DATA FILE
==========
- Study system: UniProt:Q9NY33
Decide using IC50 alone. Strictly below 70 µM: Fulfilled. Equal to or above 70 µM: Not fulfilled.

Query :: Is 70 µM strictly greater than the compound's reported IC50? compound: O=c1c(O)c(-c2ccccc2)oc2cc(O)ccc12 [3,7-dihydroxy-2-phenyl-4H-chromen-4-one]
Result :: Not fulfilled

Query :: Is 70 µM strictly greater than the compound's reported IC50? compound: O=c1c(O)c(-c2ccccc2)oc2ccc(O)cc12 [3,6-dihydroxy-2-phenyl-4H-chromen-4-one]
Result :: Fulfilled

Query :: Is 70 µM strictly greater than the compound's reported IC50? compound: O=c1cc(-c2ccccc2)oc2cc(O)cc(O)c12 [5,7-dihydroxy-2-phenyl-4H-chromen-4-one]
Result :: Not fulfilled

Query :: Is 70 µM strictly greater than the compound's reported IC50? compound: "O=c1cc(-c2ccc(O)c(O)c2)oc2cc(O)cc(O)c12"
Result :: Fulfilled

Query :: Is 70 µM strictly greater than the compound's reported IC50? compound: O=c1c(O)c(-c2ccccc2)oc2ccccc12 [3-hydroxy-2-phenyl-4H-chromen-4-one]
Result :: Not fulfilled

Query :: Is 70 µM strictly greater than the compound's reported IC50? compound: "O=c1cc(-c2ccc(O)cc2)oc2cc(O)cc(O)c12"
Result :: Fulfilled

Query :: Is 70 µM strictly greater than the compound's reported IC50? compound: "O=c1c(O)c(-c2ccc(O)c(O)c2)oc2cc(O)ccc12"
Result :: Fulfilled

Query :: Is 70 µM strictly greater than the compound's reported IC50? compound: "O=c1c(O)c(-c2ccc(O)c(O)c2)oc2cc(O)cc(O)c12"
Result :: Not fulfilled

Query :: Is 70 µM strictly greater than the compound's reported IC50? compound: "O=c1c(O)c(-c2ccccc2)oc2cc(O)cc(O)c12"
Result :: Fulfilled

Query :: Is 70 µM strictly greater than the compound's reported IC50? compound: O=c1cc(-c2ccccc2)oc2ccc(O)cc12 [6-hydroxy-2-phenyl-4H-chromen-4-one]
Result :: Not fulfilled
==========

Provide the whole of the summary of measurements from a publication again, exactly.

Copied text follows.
- Study system: UniProt:Q9NY33
Decide using IC50 alone. Strictly below 70 µM: Fulfilled. Equal to or above 70 µM: Not fulfilled.

Query :: Is 70 µM strictly greater than the compound's reported IC50? compound: O=c1c(O)c(-c2ccccc2)oc2cc(O)ccc12 [3,7-dihydroxy-2-phenyl-4H-chromen-4-one]
Result :: Not fulfilled

Query :: Is 70 µM strictly greater than the compound's reported IC50? compound: O=c1c(O)c(-c2ccccc2)oc2ccc(O)cc12 [3,6-dihydroxy-2-phenyl-4H-chromen-4-one]
Result :: Fulfilled

Query :: Is 70 µM strictly greater than the compound's reported IC50? compound: O=c1cc(-c2ccccc2)oc2cc(O)cc(O)c12 [5,7-dihydroxy-2-phenyl-4H-chromen-4-one]
Result :: Not fulfilled

Query :: Is 70 µM strictly greater than the compound's reported IC50? compound: "O=c1cc(-c2ccc(O)c(O)c2)oc2cc(O)cc(O)c12"
Result :: Fulfilled

Query :: Is 70 µM strictly greater than the compound's reported IC50? compound: O=c1c(O)c(-c2ccccc2)oc2ccccc12 [3-hydroxy-2-phenyl-4H-chromen-4-one]
Result :: Not fulfilled

Query :: Is 70 µM strictly greater than the compound's reported IC50? compound: "O=c1cc(-c2ccc(O)cc2)oc2cc(O)cc(O)c12"
Result :: Fulfilled

Query :: Is 70 µM strictly greater than the compound's reported IC50? compound: "O=c1c(O)c(-c2ccc(O)c(O)c2)oc2cc(O)ccc12"
Result :: Fulfilled

Query :: Is 70 µM strictly greater than the compound's reported IC50? compound: "O=c1c(O)c(-c2ccc(O)c(O)c2)oc2cc(O)cc(O)c12"
Result :: Not fulfilled

Query :: Is 70 µM strictly greater than the compound's reported IC50? compound: "O=c1c(O)c(-c2ccccc2)oc2cc(O)cc(O)c12"
Result :: Fulfilled

Query :: Is 70 µM strictly greater than the compound's reported IC50? compound: O=c1cc(-c2ccccc2)oc2ccc(O)cc12 [6-hydroxy-2-phenyl-4H-chromen-4-one]
Result :: Not fulfilled